Tuesday, September 15, 2015

Think Tank Tuesday 9/15: Should Blacks Stop Seeking Acceptance From Hollywood?

For years there have been complaints about the misrepresentation of black people and the whitewashing of black culture in Hollywood films, and for equally as long those complaints have fallen on deaf ears. 

To deal with the backlash, Hollywood supported it's stance on misrepresenting/underrepresentation of blacks in film/black films by stating there simply is no market for those types of film. Keep in mind Tyler Perry when seeking backing for one of his films was once told by a Hollywood exec that "blacks who go to church don't go to the movies" (image the ridiculousness of a white man dictating to a black man, what blacks do in their leisure time).

The recent success of 3 films starring blacks in lead roles (which all held the top spot in the box office for five consecutive weeks) has single handedly dismantled Hollywood's argument for not producing more films with blacks in leading roles.

Even though it's been proven in times past and now that there certainly is a market for black films/blacks in film, today's question is, should blacks still be seeking acceptance in Hollywood?:

["The Perfect Guy,” a romantic-thriller starring Sanaa Lathan, Michael Ealy and Morris Chestnut, debuted at no. 1 this weekend and earned nearly $27 million at the box office. The previous weekend, “War Room,” a Christian drama starring Priscilla C. Shirer, T.C. Stallings and Karen Abercrombie, among other black actors, earned $12.6 million as well as the lead status its second week in theaters. Prior to that, the N.W.A. biopic, “Straight Outta Compton,” secured its top spot for three weeks straight and is now the highest-grossing musical biopic.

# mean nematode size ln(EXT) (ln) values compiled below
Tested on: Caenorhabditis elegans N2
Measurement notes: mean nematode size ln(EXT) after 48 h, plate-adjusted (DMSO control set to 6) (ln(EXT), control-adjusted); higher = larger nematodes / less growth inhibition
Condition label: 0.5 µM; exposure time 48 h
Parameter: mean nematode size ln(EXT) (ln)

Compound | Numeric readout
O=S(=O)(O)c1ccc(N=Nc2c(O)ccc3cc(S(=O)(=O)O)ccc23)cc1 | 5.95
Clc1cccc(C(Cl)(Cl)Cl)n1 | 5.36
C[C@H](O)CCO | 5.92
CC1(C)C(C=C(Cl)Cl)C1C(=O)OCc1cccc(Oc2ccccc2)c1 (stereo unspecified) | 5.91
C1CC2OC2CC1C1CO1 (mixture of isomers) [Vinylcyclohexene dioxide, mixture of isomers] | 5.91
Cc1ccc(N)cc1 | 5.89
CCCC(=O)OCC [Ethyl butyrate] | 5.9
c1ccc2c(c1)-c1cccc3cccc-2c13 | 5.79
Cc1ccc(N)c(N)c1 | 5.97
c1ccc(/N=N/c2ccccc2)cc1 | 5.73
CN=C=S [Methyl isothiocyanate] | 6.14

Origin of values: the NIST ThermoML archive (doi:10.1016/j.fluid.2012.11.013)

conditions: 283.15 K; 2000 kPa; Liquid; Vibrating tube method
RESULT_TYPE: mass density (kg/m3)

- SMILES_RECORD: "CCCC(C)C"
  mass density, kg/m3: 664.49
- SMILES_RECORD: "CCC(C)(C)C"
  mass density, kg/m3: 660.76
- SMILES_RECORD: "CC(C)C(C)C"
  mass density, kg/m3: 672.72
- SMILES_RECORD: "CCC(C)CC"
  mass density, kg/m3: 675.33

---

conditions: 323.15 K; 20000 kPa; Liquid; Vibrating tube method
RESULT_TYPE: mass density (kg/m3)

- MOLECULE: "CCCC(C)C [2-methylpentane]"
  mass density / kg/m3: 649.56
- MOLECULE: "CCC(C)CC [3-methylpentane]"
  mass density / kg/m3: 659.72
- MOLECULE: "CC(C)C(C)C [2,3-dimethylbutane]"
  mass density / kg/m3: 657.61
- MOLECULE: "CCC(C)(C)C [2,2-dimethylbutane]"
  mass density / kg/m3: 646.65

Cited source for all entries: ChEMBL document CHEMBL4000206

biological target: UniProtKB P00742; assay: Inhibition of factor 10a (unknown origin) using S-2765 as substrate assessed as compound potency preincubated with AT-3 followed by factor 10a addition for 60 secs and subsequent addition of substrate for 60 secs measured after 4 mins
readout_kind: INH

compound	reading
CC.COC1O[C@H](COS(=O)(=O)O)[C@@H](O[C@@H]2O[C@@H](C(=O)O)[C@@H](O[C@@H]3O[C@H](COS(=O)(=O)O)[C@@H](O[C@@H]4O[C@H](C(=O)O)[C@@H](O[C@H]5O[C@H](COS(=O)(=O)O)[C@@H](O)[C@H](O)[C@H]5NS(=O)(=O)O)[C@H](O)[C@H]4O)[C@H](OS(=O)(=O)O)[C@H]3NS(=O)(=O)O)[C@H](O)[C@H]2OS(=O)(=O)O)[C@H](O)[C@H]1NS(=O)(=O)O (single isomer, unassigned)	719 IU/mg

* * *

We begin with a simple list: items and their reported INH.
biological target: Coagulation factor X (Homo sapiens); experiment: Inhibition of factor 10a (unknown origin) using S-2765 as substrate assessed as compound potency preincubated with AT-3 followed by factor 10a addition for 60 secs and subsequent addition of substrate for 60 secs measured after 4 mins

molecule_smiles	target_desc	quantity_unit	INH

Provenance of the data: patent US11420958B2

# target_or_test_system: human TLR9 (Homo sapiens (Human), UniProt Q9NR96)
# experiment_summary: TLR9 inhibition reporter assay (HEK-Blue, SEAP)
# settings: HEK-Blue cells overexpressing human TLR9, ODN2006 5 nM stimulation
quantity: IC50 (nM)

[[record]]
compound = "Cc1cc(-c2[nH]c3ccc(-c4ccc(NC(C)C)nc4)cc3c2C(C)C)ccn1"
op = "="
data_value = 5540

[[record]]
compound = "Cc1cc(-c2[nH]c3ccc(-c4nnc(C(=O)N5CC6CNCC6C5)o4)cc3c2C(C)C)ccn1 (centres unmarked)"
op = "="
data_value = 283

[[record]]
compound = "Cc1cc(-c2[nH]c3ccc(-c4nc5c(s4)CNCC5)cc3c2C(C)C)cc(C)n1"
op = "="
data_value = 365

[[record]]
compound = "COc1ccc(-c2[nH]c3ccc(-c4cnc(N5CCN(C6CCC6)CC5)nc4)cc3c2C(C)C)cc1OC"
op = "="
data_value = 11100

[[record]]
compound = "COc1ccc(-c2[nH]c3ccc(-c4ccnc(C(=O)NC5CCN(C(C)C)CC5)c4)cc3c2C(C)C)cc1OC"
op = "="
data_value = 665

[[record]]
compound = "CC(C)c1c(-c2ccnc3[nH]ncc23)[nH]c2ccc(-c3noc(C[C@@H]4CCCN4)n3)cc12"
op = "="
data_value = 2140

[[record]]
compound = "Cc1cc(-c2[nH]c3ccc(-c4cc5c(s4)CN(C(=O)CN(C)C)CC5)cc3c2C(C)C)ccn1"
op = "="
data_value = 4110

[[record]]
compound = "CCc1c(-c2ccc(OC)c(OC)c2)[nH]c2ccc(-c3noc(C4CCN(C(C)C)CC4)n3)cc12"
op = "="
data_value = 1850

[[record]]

This streak of success is significant because of Hollywood's ongoing lack of representation of actors of color among its films. The 2015 diversity report by UCLA’s Ralph J Bunche Center for African American Studies found that the top three talent agencies in the country, which are dominantly led by white executives, are to blame for the lack of minorities on the big screen.]source

What are your thoughts? Should blacks and other underrepresented groups in Hollywood still be seeking acceptance or is it time for them to establish their own movie studios, distribution networks, theaters, etc., where they can tell their own stories and celebrate their accomplishments? Is a mass exodus of blacks from Hollywood to start their own thing the only way blacks will get proper representation in film? Why don't black actors, directors, producers, etc., pool their resources together to create their own film industry completely independent of Hollywood?

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